What is your current role?
Executive Chef at a two course country club with 1,200 members, 7 outlets & Chef’s Table. Our food and beverage revenue is roughly $5.2 million annually.
How would you describe a typical day in your current role?
Beginning at 8am, there is a check of all mise en place on the morning lines. Next, I’ll meet with morning lead cooks and discuss special and any events for the day. Around 9am there is a meeting with the clubhouse manager and catering department for upcoming events, outstanding menu proposals, and for us to identify any service issues from the previous night. Afterwards, I’ll check the remote outlets (4) prior to service, respond to member emails and finalize outstanding menu proposals, and meet with executive sous chef to discuss evening events. As I move to the mid-afternoon, there is a meeting with the second restaurant chef to discuss any service issues from the previous night, and we’ll identify the current day’s dinner specials. Around 2pm there is a food and beverage meeting to discuss the operation globally. From 3pm until roughly 5pm, I’ll prep, cook, and oversee production. Afterwards, I’ll position myself to help expedite dinner service and/or our Chef’s Table. Finally, around the 9-9:30pm timeframe, I will place orders as needed and clean up to wrap up the day. Typically, I’m heading home somewhere around 10-10:30pm.
What prompted you to become a Chef?
I came from a large family with two working parents, so if you didn’t cook, you didn’t survive. Cooking came natural to me. I began working as a dishwasher, then quickly worked my way up through the ranks.
Did you have a Chef Mentor? If so, who was your Chef Mentor and what did they teach you?
Roland Henin, CMC, was my Chef Mentor. Aside from ice carving and many other cooking techniques, the most important thing he taught me was to never sacrifice quality, and to work hard until the very end!
“He taught me to never sacrifice quality, and to work hard until the very end!”
What is the best part of being a Chef?
Giving people joy and an unforgettable dining experience. Food brings people together. Also, the camaraderie and fun with fellow chefs is great.
What is the hardest part of being a Chef?
The long hours, and not being with family/friends during holidays and weekends. Also, the stress and exhaustion that comes with the role.
“Stress and exhaustion comes with the role.”
In your opinion, how are culinary reality shows different from the real culinary industry?
You are not going to walk in to a restaurant and start writing menus – it’s not glamorous, and people are not always going to clap for you because you accomplished a task. You just have to put your head down and work you’re a** off. The real kitchen wants people with passion, drive, and heart – not drama and tears. Just get your job down and ask how else you can help.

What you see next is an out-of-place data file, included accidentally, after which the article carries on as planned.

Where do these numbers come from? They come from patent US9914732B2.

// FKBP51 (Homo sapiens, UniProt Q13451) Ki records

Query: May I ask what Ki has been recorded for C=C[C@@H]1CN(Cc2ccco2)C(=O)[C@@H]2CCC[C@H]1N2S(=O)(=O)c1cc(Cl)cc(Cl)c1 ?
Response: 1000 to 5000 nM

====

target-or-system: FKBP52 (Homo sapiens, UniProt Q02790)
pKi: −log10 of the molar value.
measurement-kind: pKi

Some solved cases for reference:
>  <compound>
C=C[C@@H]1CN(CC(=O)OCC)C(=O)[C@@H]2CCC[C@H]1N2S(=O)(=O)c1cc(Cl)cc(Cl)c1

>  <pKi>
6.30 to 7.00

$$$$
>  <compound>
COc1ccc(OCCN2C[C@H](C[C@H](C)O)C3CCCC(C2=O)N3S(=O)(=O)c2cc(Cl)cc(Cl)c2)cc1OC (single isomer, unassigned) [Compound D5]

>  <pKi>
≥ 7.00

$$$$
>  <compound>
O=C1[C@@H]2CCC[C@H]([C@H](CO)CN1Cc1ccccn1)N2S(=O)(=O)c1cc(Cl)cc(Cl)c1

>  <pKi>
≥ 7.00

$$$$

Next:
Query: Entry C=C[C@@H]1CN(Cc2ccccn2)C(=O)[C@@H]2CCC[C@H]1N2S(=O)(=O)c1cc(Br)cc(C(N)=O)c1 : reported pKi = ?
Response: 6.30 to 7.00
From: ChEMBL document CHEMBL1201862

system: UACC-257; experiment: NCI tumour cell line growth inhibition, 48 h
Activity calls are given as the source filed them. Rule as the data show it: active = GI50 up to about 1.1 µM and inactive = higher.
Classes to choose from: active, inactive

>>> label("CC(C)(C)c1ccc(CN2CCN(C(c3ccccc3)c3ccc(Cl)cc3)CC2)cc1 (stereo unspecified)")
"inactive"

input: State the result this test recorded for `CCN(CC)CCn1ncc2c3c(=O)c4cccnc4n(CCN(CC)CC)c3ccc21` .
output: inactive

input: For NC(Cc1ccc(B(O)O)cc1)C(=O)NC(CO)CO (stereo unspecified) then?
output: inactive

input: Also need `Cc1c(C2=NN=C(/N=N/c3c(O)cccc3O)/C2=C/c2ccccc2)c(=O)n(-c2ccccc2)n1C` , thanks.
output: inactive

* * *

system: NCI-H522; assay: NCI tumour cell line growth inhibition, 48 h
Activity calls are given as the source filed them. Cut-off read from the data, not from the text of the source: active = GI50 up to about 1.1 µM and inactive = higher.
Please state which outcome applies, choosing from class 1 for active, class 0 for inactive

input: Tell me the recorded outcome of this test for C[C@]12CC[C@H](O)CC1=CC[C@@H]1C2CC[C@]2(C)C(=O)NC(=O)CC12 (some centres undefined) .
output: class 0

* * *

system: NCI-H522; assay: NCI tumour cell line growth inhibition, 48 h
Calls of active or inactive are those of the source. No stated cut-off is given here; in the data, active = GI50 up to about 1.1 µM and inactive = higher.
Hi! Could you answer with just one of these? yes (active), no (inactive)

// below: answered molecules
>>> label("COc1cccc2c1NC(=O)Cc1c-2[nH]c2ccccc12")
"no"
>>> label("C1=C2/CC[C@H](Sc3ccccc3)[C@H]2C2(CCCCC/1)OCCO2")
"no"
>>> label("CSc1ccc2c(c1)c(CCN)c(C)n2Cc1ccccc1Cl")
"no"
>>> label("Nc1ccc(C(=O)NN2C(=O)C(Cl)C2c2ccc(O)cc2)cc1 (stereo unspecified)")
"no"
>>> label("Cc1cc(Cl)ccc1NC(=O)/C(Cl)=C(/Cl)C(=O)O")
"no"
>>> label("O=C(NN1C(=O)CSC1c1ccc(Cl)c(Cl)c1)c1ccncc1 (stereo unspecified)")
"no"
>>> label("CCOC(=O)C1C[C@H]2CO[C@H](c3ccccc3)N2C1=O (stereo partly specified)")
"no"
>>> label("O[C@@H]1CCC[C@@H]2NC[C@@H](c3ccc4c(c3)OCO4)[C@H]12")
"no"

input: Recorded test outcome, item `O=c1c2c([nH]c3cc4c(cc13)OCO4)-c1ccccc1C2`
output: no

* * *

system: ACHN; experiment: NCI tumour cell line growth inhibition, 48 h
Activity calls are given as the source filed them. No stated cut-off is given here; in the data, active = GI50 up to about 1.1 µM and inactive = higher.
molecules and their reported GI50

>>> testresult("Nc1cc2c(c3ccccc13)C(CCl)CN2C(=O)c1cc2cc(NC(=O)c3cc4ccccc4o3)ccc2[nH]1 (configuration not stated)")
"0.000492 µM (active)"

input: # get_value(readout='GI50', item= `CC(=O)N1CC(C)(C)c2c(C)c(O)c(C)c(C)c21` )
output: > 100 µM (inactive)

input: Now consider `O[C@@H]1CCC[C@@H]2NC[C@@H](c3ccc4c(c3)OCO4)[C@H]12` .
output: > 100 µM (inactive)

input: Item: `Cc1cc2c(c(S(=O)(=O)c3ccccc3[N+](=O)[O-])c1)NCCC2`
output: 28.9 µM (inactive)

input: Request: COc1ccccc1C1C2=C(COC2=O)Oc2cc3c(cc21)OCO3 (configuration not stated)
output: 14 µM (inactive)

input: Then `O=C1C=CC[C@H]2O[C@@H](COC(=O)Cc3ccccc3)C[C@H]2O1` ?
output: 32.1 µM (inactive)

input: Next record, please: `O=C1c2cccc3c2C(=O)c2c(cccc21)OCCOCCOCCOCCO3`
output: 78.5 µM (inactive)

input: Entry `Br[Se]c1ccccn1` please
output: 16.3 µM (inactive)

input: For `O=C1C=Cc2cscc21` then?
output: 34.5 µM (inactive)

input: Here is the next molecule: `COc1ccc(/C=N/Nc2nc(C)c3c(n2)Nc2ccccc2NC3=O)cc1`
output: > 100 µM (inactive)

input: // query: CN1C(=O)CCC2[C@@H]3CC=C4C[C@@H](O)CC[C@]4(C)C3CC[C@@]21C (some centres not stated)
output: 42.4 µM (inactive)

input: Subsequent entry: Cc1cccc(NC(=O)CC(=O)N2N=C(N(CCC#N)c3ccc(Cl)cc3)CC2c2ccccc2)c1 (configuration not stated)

“The real kitchen wants people with passion, drive, and heart – not drama and tears.”
If you traveled back to the beginning of your culinary career, what advice would you give yourself?
Run! Run away from this crazy business (smiling)! I would say to believe in myself more, trust my instincts, and act early to follow my dreams.
What advice would you give someone striving to become a Chef today?
Be humble and work every station in the kitchen, because you need to know how to do every job if you’re going to be everyone’s boss someday.
“Be humble and work every station in the kitchen.”
What should someone think about before beginning culinary school?
First off, you need to actually work a summer (or longer) in a restaurant as a dishwasher or prep person before going to culinary school to see if you really want to work in this industry. Then, if you choose culinary school, work very hard and learn all you can from your instructors.
Many future Chefs dream of opening a restaurant, what advice would you give them?
Be prepared to give up any social or family life for 2-3 years (if you are lucky enough to be open for that long). You will be working you’re a** off like most chefs. Then, you get to balance the books and pay all the bills at the end of the night – it’s tough.
What are some of the most important skills someone must possess when entering the industry today?
Be hungry to learn – always. Watch and learn from everyone in the kitchen. Finally, above all, have a positive can-do attitude!
“Be hungry to learn – always.”
What tools and/or resources (website, groups, culinary/kitchen tools, etc.) do you rely on the most and why?
One word – passion.
In your opinion, what is the most successful culinary path and how can this be achieved?
There are as many culinary paths as there are culinarians – everyone has their own way. I will say that, in my opinion, the one thing all successful chefs share is drive. The drive to create, to keep trying when others fail, to believe in themselves when others don’t.
Our audience has a strong desire to make a career in the culinary industry, as such, do you have any final thoughts for them?
Don’t be surprised if your culinary journey does not go as planned – I do not know one that has yet. Work in some well-known kitchens for your resume, but also work in some mom & pop places so you get a well-rounded experience. Travel (if you can) to many places and get inspired by many different cuisines. Get excited and stay excited about food. Your customers can tell the difference between an inspired chef and tired chef, just by the food they send out. Give life to your food, for food is life.
“Don’t be surprised if your culinary journey does not go as planned – I do not know one that has yet.“